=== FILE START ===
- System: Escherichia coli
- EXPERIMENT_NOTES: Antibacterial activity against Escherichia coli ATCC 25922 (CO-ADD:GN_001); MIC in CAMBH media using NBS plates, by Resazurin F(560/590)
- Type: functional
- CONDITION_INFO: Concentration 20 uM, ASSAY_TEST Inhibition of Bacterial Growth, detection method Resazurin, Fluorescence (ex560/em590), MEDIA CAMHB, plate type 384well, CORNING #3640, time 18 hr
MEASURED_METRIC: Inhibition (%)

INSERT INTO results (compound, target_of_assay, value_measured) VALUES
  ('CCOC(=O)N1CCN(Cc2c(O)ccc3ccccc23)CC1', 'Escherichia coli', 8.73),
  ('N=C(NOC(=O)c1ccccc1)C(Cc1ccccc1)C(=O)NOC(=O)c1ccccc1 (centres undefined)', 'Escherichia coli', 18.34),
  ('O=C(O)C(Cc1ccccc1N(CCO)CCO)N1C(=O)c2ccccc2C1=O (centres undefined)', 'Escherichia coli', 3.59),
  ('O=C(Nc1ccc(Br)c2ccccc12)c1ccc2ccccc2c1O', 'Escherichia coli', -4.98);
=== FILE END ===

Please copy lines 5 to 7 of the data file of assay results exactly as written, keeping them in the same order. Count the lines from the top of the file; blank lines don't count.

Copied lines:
MEASURED_METRIC: Inhibition (%)

INSERT INTO results (compound, target_of_assay, value_measured) VALUES
  ('CCOC(=O)N1CCN(Cc2c(O)ccc3ccccc23)CC1', 'Escherichia coli', 8.73),